Tag Archives: Beautiful Warrior Chicks

The Price Tag of Freedom

It was something we never talked about growing up. It was hush hush in our house except for the prayerful cry that came from my mother’s bedside in the middle of the night. She was grieving and begging God for a miracle. Even at five years old I could recognize it. My dad had been away serving in the military but he was home now. He was not dead but to my mother he had died. He was now a man we no longer recognized.

My dad told me what happened a few years ago…

“It was a normal day. We would get up and run drills and go through training. We would prepare in case there was a war. This particular day I was having a hard time. I had gotten a letter from my mother a few days prior with news from home that was hard for me to know about. All I could think was that I wanted to be home. Everyone was homesick. I was stationed in Germany at the time and we were preparing for a drill.  We were suited up with equipment and given directions. This drill used toxic gas. We went into a building and we were supposed to put our gas masks on. I fumbled with my mask and I was slow at getting it on. By the time I had gotten my mask on my eyes were burning and I could not stop crying.  We were directed out of the building and my sergeant was yelling at me to get myself together but I couldn’t control it. I was sent to the medical building where they rinsed my eyes out.

Then two days later I had a massive stroke. I was paralyzed on one side of my body and I could not walk. I had to go in a wheelchair. I was in Germany and there was no one there. No family just me. Then the military decided to send me home. I was lucky because the feeling came back into my body and I was normal again but something happened to my brain. They said I had a chemical reaction.”

My dad is a paranoid schizophrenic. After discussion with some family members the accounts above are true. There are some facts that are left out but this is his recollection of the events.  I share this with you because we do not know if the toxic gas or the stroke could have caused the schizophrenia or if the overall event was the trigger. I believe that this tragic event triggered schizophrenia in my father but because of our family history he was already vulnerable to the disease. It could have been triggered at a different point in his life if this had not occurred.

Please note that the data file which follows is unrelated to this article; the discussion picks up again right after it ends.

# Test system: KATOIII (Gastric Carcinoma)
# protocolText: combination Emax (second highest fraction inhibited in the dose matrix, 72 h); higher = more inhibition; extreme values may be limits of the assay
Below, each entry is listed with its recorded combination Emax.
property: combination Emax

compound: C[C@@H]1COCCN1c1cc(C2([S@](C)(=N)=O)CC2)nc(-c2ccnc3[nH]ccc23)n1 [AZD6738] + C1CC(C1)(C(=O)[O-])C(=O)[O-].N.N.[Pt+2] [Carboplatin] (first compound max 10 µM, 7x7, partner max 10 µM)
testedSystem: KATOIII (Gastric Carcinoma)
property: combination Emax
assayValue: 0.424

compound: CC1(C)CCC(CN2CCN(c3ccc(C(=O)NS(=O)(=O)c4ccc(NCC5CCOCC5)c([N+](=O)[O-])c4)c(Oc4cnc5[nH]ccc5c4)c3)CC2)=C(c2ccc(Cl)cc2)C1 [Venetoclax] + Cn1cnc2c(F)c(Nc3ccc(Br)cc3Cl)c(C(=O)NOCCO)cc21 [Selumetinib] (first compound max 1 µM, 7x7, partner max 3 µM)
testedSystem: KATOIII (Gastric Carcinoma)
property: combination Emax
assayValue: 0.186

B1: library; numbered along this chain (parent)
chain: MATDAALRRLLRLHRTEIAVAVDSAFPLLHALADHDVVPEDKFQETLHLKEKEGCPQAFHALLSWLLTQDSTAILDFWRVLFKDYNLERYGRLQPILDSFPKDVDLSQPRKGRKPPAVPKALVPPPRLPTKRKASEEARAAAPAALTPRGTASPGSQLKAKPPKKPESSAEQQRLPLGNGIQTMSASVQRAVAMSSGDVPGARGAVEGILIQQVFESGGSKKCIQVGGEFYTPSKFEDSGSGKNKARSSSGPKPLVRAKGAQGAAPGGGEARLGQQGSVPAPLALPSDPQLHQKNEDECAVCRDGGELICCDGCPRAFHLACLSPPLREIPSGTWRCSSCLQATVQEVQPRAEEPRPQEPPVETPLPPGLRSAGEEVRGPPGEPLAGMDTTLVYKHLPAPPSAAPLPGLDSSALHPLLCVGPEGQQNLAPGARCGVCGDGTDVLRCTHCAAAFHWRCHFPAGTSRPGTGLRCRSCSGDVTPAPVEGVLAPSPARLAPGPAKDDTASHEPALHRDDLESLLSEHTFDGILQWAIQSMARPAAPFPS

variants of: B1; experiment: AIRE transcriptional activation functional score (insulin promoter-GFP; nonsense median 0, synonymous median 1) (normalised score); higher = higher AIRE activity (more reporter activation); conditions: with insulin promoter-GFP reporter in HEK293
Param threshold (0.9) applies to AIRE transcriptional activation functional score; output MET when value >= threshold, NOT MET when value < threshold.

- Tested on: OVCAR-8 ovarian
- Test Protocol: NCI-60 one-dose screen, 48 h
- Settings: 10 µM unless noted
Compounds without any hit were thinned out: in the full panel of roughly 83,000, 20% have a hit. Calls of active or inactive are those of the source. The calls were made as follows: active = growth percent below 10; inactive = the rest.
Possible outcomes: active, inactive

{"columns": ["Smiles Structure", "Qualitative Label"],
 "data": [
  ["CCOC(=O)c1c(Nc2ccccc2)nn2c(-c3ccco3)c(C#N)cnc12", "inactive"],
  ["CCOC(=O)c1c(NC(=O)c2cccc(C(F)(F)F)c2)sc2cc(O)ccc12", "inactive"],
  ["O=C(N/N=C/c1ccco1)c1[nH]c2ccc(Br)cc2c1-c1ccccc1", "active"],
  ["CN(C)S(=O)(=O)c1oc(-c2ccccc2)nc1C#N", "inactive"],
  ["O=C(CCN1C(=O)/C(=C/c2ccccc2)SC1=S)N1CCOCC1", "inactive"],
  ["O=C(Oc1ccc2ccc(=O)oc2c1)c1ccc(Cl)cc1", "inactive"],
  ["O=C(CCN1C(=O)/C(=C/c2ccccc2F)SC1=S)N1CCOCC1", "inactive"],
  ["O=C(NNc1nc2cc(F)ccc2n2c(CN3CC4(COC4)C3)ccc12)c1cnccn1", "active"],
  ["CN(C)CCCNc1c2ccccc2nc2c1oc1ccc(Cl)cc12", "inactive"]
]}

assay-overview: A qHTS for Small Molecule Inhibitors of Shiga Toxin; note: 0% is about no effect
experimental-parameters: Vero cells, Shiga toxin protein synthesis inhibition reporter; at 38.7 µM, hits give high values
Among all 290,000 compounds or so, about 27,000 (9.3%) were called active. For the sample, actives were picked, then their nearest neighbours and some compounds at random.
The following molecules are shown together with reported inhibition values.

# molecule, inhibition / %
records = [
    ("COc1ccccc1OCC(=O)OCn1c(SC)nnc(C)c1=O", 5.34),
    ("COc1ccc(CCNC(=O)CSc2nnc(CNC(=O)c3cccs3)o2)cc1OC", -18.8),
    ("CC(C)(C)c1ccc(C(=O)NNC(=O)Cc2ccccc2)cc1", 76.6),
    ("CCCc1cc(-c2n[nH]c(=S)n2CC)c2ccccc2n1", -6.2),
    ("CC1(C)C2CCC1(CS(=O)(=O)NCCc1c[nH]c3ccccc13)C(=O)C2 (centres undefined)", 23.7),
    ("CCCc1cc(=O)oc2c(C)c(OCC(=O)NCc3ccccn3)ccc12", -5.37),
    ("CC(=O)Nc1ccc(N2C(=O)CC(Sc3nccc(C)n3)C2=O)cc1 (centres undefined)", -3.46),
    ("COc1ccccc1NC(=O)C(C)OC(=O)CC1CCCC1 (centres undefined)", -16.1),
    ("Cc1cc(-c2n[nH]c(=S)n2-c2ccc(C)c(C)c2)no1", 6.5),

People who have been through a stressful or traumatic event, such as the death of a loved one have a higher risk of developing schizophrenia. However, a positive major life event such as winning the lottery can also trigger schizophrenia in some vulnerable people. There are also some environmental factors that can contribute to schizophrenia but there is a higher probability that a person already has a predisposition to the disease. Yet with study, scientist are discovering that genetics does not necessarily mean destiny. These means that there is hope for my children and yours.

 

(Image Source: Debby Tsuang, M.D., M.Sc., University of Washington/VAPSHCS, Special thanks to Dr. Kristin Cadenhead, UCSD)

(Image Source: Debby Tsuang, M.D., M.Sc., University of Washington/VAPSHCS, Special thanks to Dr. Kristin Cadenhead, UCSD)

 

If you are concerned that you, or someone you know, may be developing schizophrenia please contact a health professional. You are not alone.

Do you have a story about a loved one or yourself that was hurt in the military? I want to share your story. Contact me by completing the form below. 

I feel helpless

Sometimes the anger fills me up. Sometimes I get frustrated at my dad and then I am angry at myself for feeling angry. It can be a never ending cycle.  

My father has a mental illness. At this point my dad who is 59 years old seems to have the understanding of a teenager. It is such a hard thing to explain. I don’t know if this is caused from him taking so much medication over the years for his schizophrenic episodes or if it is part of the progression of his mental illness.

He seems to keep getting himself into trouble. He calls me and he is upset over the next thing he has gotten caught up in and I feel helpless.

I feel helpless that he won’t listen to me and nothing I say changes his actions.

I feel helpless that I reach out to those I think are there to help him and there isn’t much that can be done.

I feel helpless that I am always concerned for my dad’s safety and wellbeing but there is nothing I can do about it.

I feel helpless and how I feel really doesn’t matter.